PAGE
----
The report for regulator Energoatom is due no later than Wednesday, according to statement on Telegram. Any damage could cause a significant drop in the level of the Kakhovska reservoir, which supplies water for cooling the Zaporizhzhia plant.

Russian-Occupied Kherson Suffering Power Issues (11 a.m.)

The southern city of Kherson and the surrounding areas are experiencing problems with electricity supply and communications, according to a Ukrainian official for the Russian-occupied region.

Yuriy Sobolevskiy, deputy chairman of the Kherson Regional Council, said in a television interview that forced evacuations are continuing. He also accused Russia of spreading false information about Ukraine apparently planning to blow up a nearby dam, and said Russian forces are laying mines in city infrastructure and looting museums and medical facilities.

Refugees ‘Major Challenge for Germany’ (10:45 a.m.)

German Chancellor Olaf Scholz said that the more than 1 million Ukrainian refugees now registered in Germany are posing a major challenge for cities and municipalities.

In a speech in Berlin, Scholz also referred to an agreement last week with the premiers of Germany’s 16 states to provide an additional €1.5 billion in federal funds this year and next to help cope with the influx.

Georgia Shows Strong Recovery: IMF (10:15 a.m.)

Georgia’s economy has recovered robustly from the Covid-19 pandemic, while adverse spillovers from Russia’s war in Ukraine have had less impact than expected, according to James John, head of mission for the International Monetary Fund.

Economic growth is projected at 10% in 2022, and inflation at 10.5%, with both expected to slow next year, according to an IMF statement. Tourism revenue, a surge in immigration and financial inflows triggered by the war, as well as a rise in transit trade, have lifted growth and fiscal revenues.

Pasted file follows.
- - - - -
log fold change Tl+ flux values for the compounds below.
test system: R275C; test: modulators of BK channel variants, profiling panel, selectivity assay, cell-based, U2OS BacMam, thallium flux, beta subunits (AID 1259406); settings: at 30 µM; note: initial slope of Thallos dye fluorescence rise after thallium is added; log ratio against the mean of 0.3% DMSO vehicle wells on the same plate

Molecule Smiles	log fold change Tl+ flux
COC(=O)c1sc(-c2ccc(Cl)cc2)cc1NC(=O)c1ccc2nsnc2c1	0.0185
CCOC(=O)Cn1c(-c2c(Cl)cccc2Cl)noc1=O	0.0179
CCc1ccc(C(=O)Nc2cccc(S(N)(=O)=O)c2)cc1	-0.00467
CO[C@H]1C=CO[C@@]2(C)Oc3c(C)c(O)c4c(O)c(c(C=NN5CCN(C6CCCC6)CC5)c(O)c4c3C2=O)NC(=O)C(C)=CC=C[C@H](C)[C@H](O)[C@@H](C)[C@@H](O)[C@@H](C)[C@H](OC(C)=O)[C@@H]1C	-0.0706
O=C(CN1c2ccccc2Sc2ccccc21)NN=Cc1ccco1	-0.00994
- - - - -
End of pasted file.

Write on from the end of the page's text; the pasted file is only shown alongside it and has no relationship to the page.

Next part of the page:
Turkey, Asia Buying Banned Russian Coal (9 a.m.)

Europe’s hard ban on Russian coal imports, which came into effect on Aug. 10, has pushed rejected Russian coal cargoes to Turkey, India, China and Africa.

These coal cargoes are being sold at a significant discount compared to similar grade coal from other countries. In September, Turkey imported Russian thermal coal at $199 per metric ton, 23% lower than similar grade coal from Colombia, its next largest supplier. See the full BNEF research report here.

Impounded Russian Superyachts Costing Millions (8:30 a.m.)

Seizing superyachts belonging to Russian oligarchs has been a public relations success for Western governments, but the legal and financial implications are complex.

The vessels cost millions of dollars a year to maintain and some US and European taxpayers are footing the bill:

US, Russia Discussed Avoiding Escalation: WSJ (10:15 p.m.)

US National Security Adviser Jake Sullivan and senior Russian counterparts have held talks in recent months on guarding against the risk of escalation and warn Moscow against using nuclear or other weapons of mass destruction, the Wall Street Journal reported, citing US and allied officials. A settlement of the war in Ukraine wasn’t an aim of the discussions, according to the report.